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Old 08-05-2019, 11:58 AM
 
Location: Polish Hill, Pittsburgh, PA
30,326 posts, read 67,568,040 times
Reputation: 15990

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Quote:
Originally Posted by gg View Post
Just not a safe city.
Eh. Every city has safe and dangerous areas. We vacationed in St. Louis in June. St. Louis, statistically-speaking, is one of the nation's most dangerous cities. Guess what? We survived. We stayed in an AirBNB in a neighborhood called Benton Park (somewhat similar to Friendship in built environment). We explored other neighborhoods like Soulard, Lafayette Square, Shaw, South Grand, Delmar Loop, and the Central West End. We never felt unsafe. In St. Louis the violent crime almost uniformly occurs north of Delmar Boulevard. We stayed south. We were fine.

Same with Philadelphia. It's another "dangerous" city on paper; however, the neighborhoods tourists would typically prance around in? Fine. Same could be said for Pittsburgh. We have very little RANDOM violent crime in Pittsburgh to begin with, and the random violent crime that does occur is almost always in our worst neighborhoods---none of which any tourist would have any reason to visit. Cleveland, too---much of its worst areas are north and east of Downtown and on into the suburb of East Cleveland (like a worse Wilkinsburg). If you stay Downtown, Tremont, Ohio City, Detroit-Shoreway, Little Italy, University Circle, Edgewater, and a few other neighborhoods? You're perfectly safe.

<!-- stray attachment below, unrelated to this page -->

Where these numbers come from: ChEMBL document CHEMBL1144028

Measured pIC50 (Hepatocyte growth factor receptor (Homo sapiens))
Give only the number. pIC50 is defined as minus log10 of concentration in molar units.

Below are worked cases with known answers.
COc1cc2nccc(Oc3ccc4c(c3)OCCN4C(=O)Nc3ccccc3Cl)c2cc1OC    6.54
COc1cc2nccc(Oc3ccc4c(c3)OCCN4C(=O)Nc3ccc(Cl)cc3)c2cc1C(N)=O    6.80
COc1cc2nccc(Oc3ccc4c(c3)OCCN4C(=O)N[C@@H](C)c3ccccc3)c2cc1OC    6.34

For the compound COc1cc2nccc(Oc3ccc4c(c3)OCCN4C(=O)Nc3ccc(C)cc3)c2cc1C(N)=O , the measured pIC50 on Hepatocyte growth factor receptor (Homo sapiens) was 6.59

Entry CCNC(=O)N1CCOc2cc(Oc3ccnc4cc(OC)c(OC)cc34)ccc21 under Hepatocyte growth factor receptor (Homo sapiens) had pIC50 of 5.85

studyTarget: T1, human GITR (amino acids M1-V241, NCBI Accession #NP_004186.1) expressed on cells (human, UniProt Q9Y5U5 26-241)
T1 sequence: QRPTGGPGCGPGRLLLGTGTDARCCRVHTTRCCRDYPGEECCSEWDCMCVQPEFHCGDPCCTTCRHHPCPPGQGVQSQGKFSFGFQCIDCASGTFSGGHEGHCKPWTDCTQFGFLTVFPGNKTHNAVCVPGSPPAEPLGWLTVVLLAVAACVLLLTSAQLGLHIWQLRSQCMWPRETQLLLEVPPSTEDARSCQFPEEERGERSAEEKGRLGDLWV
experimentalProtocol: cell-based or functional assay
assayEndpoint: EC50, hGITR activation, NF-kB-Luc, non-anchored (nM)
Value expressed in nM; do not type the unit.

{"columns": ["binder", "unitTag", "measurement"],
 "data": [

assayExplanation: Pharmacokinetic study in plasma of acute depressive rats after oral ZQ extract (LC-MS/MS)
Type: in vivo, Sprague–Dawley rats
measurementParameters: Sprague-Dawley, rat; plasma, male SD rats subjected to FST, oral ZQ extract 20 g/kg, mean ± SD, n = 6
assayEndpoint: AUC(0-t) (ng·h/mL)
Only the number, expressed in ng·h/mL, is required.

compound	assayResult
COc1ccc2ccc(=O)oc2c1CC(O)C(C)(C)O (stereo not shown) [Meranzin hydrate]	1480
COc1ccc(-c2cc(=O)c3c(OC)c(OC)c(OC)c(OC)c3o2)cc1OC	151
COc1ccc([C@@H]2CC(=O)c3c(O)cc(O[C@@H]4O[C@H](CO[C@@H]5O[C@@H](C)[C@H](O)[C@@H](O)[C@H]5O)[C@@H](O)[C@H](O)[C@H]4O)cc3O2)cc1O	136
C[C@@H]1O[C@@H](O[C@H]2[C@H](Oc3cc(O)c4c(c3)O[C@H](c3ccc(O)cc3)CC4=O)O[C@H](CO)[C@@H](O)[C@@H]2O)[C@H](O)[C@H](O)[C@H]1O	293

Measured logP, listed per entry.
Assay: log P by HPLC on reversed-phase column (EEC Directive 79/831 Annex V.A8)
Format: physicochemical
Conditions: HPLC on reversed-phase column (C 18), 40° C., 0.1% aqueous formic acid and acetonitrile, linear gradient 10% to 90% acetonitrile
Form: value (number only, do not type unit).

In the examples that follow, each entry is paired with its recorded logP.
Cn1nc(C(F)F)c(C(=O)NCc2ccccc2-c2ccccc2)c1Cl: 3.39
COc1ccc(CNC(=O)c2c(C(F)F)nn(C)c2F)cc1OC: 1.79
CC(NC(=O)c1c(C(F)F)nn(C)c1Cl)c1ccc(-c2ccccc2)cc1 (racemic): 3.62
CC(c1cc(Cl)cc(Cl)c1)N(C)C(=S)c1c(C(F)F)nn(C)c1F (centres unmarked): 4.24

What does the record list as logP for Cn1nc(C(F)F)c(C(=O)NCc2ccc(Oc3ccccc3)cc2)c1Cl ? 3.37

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Old 08-05-2019, 12:25 PM
 
Location: Pittsburgh, PA
5,991 posts, read 7,368,730 times
Reputation: 3741
Quote:
Originally Posted by SteelCityRising View Post
Eh. Every city has safe and dangerous areas. We vacationed in St. Louis in June. St. Louis, statistically-speaking, is one of the nation's most dangerous cities. Guess what? We survived. We stayed in an AirBNB in a neighborhood called Benton Park (somewhat similar to Friendship in built environment). We explored other neighborhoods like Soulard, Lafayette Square, Shaw, South Grand, Delmar Loop, and the Central West End. We never felt unsafe. In St. Louis the violent crime almost uniformly occurs north of Delmar Boulevard. We stayed south. We were fine.